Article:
Ruth Van Beek
Okay Mountain, Austin
Through October 16, 2010
by Wendy Vogel
What’s with the rock coozy? I asked myself in front of Le monde sans soleil (2009), the black-and-white series of Inkjet prints tacked to the walls of Okay Mountain’s back room. The most straightforward work in Ruth van Beek’s exhibition The Great Blue Mountain Range (the Dutch artist’s first in the United States), the series contains images from the Spaarnestad photographic archive that are enigmatic, seemingly flatfooted, strung together in an amusing visual sentence. The image of a black, smoothly glazed stone tucked snugly into a knit case (a pet rock’s sleeping bag?), third from left, found itself among four images of disembodied human hands clutching various minerals, a picture turned on its side of two boys atop a boulder, a cluster of diamonds twinkling against a solid black background, a crumpled crossword puzzle and three lace handkerchiefs worked subtly into improvised sculptural gestures. The formal rhythm between the oblong prints echoed the subtle equivalence between body, earth and gesture contained therein: images of a search for empirical knowledge played against each other with a decidedly female trickster’s hand.
Images of rocks are present throughout The Great Blue Mountain Range. Megaliths ordinarily are mute, but as Robert Smithson remarked in “The Artist as Site-Seer,” his unfinished 1966-67 essay, these “prime objects” could contain not only precious resources and records of geologic time, but J.G. Ballard’s “noise of history” encoded by a mysterious language. Van Beek’s stones, rather than holding the symbolic keys to a prehistoric language, operate visually as playful surrogates of objecthood and occlusion itself.
Le monde sans soleil functions as a visual key to the rest of the exhibition. Two more small clusters of photographs, a brief two-channel digital slide projection, and vitrines of photo/objects round out the show. The vitrines, containing what might be considered photographic specimens culled from a swath of geologic time, contain snapshots of pets truncated into rock-like forms from vertical folds, domestic hobbyists and blown-up Internet printouts of crystal shapes collaged onto foamcore backing. Two re-photographed collages, untitled (orange) and untitled (yellow) (both 2009) depict simple interventions by the artist to existing images. Van Beek inscribes her authorship by gluing watercolors of rock-like shapes to found photographs, covering (in orange) what appears to be a cake stand and (in yellow) a sculpture atop a pedestal. In so doing, she strips the original meaning from both a domestic and an artistic trophy-stand, reclaiming pride of place through her blocky additions. Such collagist gestures become more complex and deft in her manipulation of tourist book pages and hand-sized apocalyptic scenes into stone-shaped origami, photographs of which are shown on the opposite wall.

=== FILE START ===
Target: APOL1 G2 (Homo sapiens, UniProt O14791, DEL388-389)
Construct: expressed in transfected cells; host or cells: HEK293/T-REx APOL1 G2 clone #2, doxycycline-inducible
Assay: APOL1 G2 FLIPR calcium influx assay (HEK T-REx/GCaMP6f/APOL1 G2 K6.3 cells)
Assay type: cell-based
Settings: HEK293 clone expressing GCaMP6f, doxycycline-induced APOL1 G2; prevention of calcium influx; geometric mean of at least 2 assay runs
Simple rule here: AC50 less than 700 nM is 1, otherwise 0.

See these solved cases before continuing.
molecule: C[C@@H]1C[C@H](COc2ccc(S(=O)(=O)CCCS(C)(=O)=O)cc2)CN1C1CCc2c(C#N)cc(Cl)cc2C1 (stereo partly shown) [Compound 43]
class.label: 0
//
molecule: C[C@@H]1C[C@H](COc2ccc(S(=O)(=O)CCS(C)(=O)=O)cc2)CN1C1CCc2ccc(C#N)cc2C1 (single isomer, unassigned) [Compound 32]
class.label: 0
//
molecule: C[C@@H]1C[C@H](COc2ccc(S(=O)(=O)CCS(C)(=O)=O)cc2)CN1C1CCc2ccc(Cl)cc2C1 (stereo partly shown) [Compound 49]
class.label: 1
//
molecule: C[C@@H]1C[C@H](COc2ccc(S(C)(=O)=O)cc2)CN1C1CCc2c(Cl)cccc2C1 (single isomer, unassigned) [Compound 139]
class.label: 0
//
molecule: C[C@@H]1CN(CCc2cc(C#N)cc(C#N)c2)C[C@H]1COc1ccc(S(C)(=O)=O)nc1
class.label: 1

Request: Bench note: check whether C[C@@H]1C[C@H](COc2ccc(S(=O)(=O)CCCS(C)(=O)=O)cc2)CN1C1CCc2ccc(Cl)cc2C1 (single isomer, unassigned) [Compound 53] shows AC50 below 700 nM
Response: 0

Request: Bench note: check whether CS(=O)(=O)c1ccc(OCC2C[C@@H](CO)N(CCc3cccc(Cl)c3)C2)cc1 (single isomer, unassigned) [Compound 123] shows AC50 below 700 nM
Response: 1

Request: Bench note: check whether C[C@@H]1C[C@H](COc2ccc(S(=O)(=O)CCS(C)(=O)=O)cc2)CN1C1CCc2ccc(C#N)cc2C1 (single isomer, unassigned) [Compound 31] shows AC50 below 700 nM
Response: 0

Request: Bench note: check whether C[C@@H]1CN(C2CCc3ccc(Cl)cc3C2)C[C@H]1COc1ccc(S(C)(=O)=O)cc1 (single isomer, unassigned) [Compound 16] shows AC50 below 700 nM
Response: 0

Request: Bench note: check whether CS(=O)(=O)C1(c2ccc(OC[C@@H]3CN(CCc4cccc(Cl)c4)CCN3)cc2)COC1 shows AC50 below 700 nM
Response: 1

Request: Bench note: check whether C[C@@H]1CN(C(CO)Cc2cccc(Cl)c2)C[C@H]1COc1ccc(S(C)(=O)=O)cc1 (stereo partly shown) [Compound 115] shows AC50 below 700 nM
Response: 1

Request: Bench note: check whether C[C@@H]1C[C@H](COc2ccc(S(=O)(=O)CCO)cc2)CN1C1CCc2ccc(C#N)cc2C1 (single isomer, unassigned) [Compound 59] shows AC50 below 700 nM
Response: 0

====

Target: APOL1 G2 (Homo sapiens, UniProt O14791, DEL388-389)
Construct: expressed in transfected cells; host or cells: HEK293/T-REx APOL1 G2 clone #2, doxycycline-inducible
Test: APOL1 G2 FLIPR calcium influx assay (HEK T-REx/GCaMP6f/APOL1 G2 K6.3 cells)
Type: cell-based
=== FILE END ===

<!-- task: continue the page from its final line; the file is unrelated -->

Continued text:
Van Beek’s treatment of the photographic archive as a space for play and sculptural refashioning (particularly of such feminized, hand-sized objects as leisure tourist books and—in the vitrines—baby pictures and images by nature enthusiasts) hearkens back to the history of female collagists such as Hannah Höch and Martha Rosler. Yet instead of a deconstruction revealing the terror of the beauty industry or war, her images show an easy affinity for the techniques of scrapbooking and handicrafts and, in turn, a stubborn alliance with a material world and its possibilities for smart and critical permutations. Her interventions, subtle and low-tech, become (re-)photographs that enter the cycle of exchange and distribution of her archive. There, they allow her stone shapes’ muteness to speak once more, not the language of history, but a more personal, perhaps anthromorphic slang, like what you might imagine a pet rock whispering from its sleeping bag.
Wendy Vogel is Editor of ...might be good.